c++matrixlapacklapacke

# LAPACK zgemm op(A) dimension

In this link from netlib it specifies M as:

On entry, M specifies the number of rows of the matrix op( A ) and of the matrix C. M must be at least zero. Unchanged on exit.

So if I want to use a 3x10 matrix as A but I want to use it's conjugate for zgemm (TRANSA = 'C') what should I enter as M? 3 or 10?

Also when I used other LAPACK routines I entered 2D matrices as 1D like A[3*3] instead of A[3][3] and upon calling the routine I just used A for the matrix, Can I do the same with non-square matrices? A[3*10] instead of A[3][10]?

I code in C++.

Solution

• A/ Naming convention/clarification

Before giving an answer and for a better clarity It is important to have this fact in mind:

• in USA, M is used for row size and N for column size

whereas

• in some other places, like Europe, this is the reverse N is for row size and M is for column size

• All the Blas/Lapack doc you will find in netlib.org use the USA convention

• I (as a European) must admit that the USA convention is more logical like indices (i,j) and (m,n) follow the same alphabetical order

To avoid such ambiguity I generally use:

• I_size for row size and J_size for column size

B.1/ gemm

``````void cblas_zgemm(CBLAS_LAYOUT layout,
CBLAS_TRANSPOSE opA,
CBLAS_TRANSPOSE opB,
const int M, <-------------- I_Size of op(A)
const int N, <-------------- J_Size of op(B)
const int K, <-------------- J_Size of op(A)
const void* alpha,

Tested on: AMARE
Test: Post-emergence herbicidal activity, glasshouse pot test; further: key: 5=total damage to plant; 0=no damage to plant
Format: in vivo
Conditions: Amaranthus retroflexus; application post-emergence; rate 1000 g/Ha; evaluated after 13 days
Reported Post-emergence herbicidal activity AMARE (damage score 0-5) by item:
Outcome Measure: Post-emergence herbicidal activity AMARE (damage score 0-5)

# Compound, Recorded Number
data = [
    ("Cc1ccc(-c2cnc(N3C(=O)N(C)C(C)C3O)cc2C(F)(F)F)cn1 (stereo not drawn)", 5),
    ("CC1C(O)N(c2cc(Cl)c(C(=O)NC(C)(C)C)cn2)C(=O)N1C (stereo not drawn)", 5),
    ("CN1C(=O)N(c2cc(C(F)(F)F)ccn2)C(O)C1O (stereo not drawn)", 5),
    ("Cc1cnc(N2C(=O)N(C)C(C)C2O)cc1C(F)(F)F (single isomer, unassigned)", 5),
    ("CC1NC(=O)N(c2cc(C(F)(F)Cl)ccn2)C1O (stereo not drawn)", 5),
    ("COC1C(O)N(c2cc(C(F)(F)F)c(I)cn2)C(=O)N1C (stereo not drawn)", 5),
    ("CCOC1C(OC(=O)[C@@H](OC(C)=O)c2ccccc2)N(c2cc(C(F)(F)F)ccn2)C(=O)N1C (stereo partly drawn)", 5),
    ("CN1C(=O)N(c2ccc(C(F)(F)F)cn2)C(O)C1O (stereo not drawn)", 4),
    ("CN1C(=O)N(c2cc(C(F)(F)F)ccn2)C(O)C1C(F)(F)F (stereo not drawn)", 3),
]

const void* A,
const int lda,
const void* B,
const int ldb,
const void* beta,
void* C,
const int ldc);
``````

In verbs if TRANSA = 'T' you must take the dimensions of the transposed A matrix.

The implementation to call `cblas_zgemm` may look like:

``````const Size_t opA_I_size = (opA == CblasNoTrans) ? A.I_size() : A.J_size();
const Size_t opA_J_size = (opA == CblasNoTrans) ? A.J_size() : A.I_size();

const Size_t opB_I_size = (opB == CblasNoTrans) ? B.I_size() : B.J_size();
const Size_t opB_J_size = (opB == CblasNoTrans) ? B.J_size() : B.I_size();

cblas_zgemm(CblasColMajor,
opA,
opB,
opA_I_size,
opB_J_size,
opA_J_size,
alpha,
A.data(),
A.ld(),
B.data(),
B.ld(),
beta,
C.data(),
C.ld());
``````

B.2/ Memory layout

You must also take memory layout into account. There are two possibilities :

• column major (Fortran style) you must allocate an array of size `ld*J_size` and Aᵢⱼ is `A[i+ld*j]` with 0 ≤ i < I_size and 0 ≤ j < J_size

• row major (C style) you must allocate an array of size `I_size*ld` and Aᵢⱼ is `A[j+ld*i]` with 0 ≤ i < I_size and 0 ≤ j < J_size

(where ld is the leading dimension)

• Even if you are coding in C++ I recommend to use the Fortran convention (column major). Lapacke pretends to support row major mode too however, under the hood, it simply copies your matrix into a column major layout before calling the requested subroutine. So this extra facility is only an illusion (concerning perfs). To be more precise this is the LAPACKE_dge_trans() function. You can check Lapacke code to see that this function is used nearly everywhere as soon as `Layout=RowMajor` (see the lapacke_dgesv_work() code for instance).